Millions for residential eating disorder treatment centres

Evelyn Lewin

2/04/2019 2:53:46 PM

The Federal Government has pledged $70.2 million for the establishment of six residential centres around Australia.

Woman sitting
Dr Elizabeth Crouch is pleased the Government is recognising eating disorders are a ‘serious medical problem’.

‘It’s fantastic that [the Government is] actually recognising this as a serious medical problem.’
That is Dr Elizabeth Crouch, a GP with a special interest in eating disorders, discussing the Government’s $70.2 million pledge towards treating eating disorders.
Of the funding, $63 million is allocated to establishing six residential treatment centres across Australia, with centres in Western Australia and the ACT having already been announced.
Dr Crouch welcomes this move.
‘The problem is, the models of care we have are usually acute medical wards or psychiatric hospitals, and sometimes neither one nor the other is the appropriate place for people to go,’ she told newsGP.
‘So to have an actual dedicated inpatient [facility] which encompasses the physical and the psychiatric aspect of eating disorders will be really much better for people’s care.’
The funding includes $3.6 million for the Butterfly Foundation, which is ‘dedicated to bringing about change to the culture, policy and practice in the prevention, treatment and support’ of people living with an eating disorder.
The new funds will help establish and guide the creation of the residential centres to ensure they provide specialist care through best practice inpatient treatment programs.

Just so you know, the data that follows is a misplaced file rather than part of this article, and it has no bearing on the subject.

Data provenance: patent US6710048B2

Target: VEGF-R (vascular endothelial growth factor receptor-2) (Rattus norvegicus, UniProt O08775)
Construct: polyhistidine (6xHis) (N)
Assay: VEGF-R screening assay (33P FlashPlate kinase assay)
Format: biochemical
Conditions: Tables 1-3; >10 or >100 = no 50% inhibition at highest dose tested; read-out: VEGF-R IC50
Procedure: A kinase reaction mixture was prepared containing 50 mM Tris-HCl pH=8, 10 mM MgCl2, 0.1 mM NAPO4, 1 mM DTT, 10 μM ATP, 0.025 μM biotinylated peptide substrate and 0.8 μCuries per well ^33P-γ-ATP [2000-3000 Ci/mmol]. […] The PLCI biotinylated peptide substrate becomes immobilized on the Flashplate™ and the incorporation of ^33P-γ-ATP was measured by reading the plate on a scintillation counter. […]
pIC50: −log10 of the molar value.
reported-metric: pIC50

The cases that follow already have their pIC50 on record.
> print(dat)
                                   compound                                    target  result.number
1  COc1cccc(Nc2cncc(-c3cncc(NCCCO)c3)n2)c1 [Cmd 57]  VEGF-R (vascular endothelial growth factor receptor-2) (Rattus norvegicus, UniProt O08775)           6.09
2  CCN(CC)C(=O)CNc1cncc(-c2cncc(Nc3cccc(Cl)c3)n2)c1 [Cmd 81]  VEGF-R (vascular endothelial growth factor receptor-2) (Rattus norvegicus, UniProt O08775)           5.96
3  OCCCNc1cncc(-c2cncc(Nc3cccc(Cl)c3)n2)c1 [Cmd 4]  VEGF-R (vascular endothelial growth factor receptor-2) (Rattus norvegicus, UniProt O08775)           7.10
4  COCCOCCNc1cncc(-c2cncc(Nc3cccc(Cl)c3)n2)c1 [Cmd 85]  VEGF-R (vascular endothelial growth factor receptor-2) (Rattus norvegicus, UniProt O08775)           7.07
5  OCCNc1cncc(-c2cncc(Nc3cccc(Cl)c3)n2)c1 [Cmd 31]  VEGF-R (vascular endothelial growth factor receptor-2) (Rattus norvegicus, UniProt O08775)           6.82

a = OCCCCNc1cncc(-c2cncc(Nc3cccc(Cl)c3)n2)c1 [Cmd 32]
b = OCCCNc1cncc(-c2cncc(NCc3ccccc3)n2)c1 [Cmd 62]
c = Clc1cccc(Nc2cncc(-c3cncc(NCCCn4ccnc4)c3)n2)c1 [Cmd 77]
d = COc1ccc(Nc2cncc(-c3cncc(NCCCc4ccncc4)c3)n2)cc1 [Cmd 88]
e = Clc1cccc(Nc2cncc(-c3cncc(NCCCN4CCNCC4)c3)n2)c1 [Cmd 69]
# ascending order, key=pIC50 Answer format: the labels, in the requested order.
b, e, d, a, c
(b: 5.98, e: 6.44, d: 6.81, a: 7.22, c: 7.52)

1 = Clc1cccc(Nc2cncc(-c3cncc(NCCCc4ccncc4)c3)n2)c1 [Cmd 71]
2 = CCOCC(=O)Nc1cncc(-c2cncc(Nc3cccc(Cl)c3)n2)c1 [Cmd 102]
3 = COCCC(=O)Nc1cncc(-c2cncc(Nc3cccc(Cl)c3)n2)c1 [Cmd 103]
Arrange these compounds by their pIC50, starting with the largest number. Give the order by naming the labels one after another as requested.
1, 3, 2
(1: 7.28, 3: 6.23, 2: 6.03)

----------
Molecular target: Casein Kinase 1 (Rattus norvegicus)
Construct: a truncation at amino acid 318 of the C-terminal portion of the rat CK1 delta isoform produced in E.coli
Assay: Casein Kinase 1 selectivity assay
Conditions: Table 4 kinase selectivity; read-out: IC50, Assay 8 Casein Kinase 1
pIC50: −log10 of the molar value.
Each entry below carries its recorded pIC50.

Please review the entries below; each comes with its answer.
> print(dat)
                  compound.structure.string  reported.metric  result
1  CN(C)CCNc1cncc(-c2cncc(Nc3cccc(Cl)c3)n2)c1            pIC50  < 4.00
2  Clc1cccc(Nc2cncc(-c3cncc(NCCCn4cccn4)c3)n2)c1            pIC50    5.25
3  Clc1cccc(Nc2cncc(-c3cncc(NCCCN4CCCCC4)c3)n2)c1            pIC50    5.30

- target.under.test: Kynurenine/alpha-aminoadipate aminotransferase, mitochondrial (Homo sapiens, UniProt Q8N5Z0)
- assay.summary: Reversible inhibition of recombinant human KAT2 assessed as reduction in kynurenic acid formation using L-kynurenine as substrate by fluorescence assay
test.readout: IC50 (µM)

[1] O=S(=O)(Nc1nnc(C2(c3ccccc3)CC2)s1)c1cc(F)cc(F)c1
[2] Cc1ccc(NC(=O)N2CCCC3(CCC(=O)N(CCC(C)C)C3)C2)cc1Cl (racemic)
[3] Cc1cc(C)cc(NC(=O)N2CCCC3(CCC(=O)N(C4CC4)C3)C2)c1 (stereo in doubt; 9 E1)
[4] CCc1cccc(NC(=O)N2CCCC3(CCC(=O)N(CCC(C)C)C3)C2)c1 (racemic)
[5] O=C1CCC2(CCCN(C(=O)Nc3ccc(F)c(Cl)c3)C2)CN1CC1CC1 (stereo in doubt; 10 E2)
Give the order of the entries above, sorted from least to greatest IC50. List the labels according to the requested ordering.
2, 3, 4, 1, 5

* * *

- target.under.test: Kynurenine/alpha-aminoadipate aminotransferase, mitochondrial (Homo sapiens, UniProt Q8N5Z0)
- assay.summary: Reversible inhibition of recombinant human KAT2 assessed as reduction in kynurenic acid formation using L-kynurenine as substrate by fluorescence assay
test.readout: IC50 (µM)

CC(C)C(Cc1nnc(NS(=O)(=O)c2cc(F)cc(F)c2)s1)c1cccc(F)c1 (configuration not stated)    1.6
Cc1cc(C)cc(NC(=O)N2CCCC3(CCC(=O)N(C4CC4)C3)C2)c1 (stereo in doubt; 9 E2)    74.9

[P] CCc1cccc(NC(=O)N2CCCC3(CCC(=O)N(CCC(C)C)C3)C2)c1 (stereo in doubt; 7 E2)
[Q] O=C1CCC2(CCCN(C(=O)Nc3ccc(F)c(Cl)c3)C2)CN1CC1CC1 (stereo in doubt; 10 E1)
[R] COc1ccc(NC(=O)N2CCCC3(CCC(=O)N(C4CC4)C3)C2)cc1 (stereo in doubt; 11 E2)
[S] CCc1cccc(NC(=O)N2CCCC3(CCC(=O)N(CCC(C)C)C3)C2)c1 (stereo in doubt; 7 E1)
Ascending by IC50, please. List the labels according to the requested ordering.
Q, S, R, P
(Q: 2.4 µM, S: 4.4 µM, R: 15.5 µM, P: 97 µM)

A further $3.6 million is designed to enable the National Eating Disorders Collaboration (NEDC) to advance the way eating disorders are diagnosed and treated, provide 24–7 intensive care and support, and deliver further training, education and advocacy.
Dr Crouch said this funding is imperative, as young people in particular often fail to diagnose themselves as having an eating disorder.
‘The work the Butterfly Foundation and the NDEC do in providing information, education and support to people who work with young people, particularly to identify those [with eating disorders], is going to be really, really useful,’ Dr Crouch said.
In making the funding announcement, Federal Health Minister Greg Hunt raised his concerns regarding the number of people with eating disorders who have not received a diagnosis.
‘Many suffer in silence, with only 25% of people with eating disorders thought to be diagnosed,’ he said.
According to the NEDC, eating disorders and disordered eating are together estimated to affect more than 16% of the Australian population. Many people with an eating disorder also present with at least one other lifetime psychiatric disorder.
While anorexia nervosa and bulimia nervosa each occur in less than 1% of the population, the NEDC reports that the mortality rate is five times higher in people with anorexia nervosa when compared to the general population.
Furthermore, those with bulimia nervosa are 50% more likely to die prematurely compared to those in the general population.
The Butterfly Foundation also reports that people with an eating disorder are up to 31 times more likely to die by suicide.

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